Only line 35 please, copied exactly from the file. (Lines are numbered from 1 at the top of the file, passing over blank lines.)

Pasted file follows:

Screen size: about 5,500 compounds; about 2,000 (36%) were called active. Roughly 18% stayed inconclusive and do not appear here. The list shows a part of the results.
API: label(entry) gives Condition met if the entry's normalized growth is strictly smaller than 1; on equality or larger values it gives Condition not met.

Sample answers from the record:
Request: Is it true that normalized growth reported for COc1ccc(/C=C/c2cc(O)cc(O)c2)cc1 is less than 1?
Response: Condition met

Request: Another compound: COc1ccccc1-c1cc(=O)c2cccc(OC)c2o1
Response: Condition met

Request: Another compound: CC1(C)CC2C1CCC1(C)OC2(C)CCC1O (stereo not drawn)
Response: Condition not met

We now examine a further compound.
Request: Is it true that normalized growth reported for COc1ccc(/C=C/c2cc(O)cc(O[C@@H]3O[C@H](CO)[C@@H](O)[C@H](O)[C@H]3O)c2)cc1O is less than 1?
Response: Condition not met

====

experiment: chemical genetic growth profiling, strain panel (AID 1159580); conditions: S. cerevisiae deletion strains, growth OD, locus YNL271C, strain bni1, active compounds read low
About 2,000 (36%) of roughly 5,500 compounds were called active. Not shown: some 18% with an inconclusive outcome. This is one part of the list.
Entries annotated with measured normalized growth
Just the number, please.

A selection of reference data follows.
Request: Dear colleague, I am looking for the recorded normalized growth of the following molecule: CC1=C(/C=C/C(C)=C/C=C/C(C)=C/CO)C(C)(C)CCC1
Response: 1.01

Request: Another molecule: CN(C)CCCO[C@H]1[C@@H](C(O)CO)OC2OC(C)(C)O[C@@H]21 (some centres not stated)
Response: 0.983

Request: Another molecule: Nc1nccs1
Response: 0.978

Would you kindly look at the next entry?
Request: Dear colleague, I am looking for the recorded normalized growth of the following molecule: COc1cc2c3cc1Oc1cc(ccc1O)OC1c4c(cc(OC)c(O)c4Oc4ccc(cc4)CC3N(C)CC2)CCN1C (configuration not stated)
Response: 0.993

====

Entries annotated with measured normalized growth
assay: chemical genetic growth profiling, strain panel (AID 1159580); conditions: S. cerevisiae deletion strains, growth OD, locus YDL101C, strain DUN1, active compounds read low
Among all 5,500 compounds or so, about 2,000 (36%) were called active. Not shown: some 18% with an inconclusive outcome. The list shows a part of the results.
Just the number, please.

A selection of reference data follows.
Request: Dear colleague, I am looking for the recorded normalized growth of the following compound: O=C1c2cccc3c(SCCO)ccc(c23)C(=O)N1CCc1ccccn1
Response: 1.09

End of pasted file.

Response: 1.09